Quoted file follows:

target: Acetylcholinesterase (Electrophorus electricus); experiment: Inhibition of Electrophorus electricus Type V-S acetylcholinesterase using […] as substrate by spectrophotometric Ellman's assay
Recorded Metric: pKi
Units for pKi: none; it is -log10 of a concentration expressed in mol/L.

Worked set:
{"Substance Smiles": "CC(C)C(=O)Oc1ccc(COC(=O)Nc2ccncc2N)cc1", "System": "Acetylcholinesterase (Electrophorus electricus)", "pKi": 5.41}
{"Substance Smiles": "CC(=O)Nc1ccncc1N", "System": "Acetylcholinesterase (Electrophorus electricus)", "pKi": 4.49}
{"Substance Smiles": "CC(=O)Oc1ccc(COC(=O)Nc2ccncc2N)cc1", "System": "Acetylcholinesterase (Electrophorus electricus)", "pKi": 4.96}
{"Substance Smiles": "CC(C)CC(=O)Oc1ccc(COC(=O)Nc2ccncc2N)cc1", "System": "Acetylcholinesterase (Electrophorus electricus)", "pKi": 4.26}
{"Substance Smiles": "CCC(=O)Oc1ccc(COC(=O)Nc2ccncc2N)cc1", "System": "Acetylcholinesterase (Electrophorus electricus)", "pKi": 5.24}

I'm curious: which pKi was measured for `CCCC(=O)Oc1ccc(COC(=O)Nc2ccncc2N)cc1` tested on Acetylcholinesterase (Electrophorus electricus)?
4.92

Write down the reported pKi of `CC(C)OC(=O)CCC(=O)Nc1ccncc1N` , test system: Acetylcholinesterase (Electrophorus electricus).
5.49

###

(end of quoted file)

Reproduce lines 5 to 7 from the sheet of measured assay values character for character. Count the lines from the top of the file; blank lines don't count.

{"Substance Smiles": "CC(C)C(=O)Oc1ccc(COC(=O)Nc2ccncc2N)cc1", "System": "Acetylcholinesterase (Electrophorus electricus)", "pKi": 5.41}
{"Substance Smiles": "CC(=O)Nc1ccncc1N", "System": "Acetylcholinesterase (Electrophorus electricus)", "pKi": 4.49}
{"Substance Smiles": "CC(=O)Oc1ccc(COC(=O)Nc2ccncc2N)cc1", "System": "Acetylcholinesterase (Electrophorus electricus)", "pKi": 4.96}